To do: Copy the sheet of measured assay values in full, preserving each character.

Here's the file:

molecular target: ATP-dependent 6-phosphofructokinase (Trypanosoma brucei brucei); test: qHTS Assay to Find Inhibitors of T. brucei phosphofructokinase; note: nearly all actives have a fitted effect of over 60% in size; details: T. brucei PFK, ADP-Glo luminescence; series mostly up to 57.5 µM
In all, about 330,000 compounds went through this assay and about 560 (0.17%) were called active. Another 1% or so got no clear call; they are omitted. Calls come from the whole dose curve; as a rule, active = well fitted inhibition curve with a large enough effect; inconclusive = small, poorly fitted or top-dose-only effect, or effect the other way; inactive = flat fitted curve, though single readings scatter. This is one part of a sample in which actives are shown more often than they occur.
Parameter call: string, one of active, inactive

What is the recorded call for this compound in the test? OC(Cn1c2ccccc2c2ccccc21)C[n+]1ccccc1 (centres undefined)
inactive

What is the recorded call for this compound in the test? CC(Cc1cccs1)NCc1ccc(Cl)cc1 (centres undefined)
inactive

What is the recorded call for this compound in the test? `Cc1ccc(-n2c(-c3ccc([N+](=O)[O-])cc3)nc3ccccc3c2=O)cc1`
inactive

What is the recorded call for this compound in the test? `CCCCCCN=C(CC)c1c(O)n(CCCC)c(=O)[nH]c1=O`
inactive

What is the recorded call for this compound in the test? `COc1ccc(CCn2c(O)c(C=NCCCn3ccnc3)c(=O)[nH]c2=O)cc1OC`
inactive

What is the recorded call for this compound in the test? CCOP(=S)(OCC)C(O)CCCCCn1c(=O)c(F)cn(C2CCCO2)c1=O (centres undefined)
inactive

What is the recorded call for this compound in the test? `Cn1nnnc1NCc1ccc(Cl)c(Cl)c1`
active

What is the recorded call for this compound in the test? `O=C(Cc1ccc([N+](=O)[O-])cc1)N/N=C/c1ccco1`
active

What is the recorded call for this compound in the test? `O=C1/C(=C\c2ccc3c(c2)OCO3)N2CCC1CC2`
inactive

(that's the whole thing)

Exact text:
molecular target: ATP-dependent 6-phosphofructokinase (Trypanosoma brucei brucei); test: qHTS Assay to Find Inhibitors of T. brucei phosphofructokinase; note: nearly all actives have a fitted effect of over 60% in size; details: T. brucei PFK, ADP-Glo luminescence; series mostly up to 57.5 µM
In all, about 330,000 compounds went through this assay and about 560 (0.17%) were called active. Another 1% or so got no clear call; they are omitted. Calls come from the whole dose curve; as a rule, active = well fitted inhibition curve with a large enough effect; inconclusive = small, poorly fitted or top-dose-only effect, or effect the other way; inactive = flat fitted curve, though single readings scatter. This is one part of a sample in which actives are shown more often than they occur.
Parameter call: string, one of active, inactive

What is the recorded call for this compound in the test? OC(Cn1c2ccccc2c2ccccc21)C[n+]1ccccc1 (centres undefined)
inactive

What is the recorded call for this compound in the test? CC(Cc1cccs1)NCc1ccc(Cl)cc1 (centres undefined)
inactive

What is the recorded call for this compound in the test? `Cc1ccc(-n2c(-c3ccc([N+](=O)[O-])cc3)nc3ccccc3c2=O)cc1`
inactive

What is the recorded call for this compound in the test? `CCCCCCN=C(CC)c1c(O)n(CCCC)c(=O)[nH]c1=O`
inactive

What is the recorded call for this compound in the test? `COc1ccc(CCn2c(O)c(C=NCCCn3ccnc3)c(=O)[nH]c2=O)cc1OC`
inactive

What is the recorded call for this compound in the test? CCOP(=S)(OCC)C(O)CCCCCn1c(=O)c(F)cn(C2CCCO2)c1=O (centres undefined)
inactive

What is the recorded call for this compound in the test? `Cn1nnnc1NCc1ccc(Cl)c(Cl)c1`
active

What is the recorded call for this compound in the test? `O=C(Cc1ccc([N+](=O)[O-])cc1)N/N=C/c1ccco1`
active

What is the recorded call for this compound in the test? `O=C1/C(=C\c2ccc3c(c2)OCO3)N2CCC1CC2`
inactive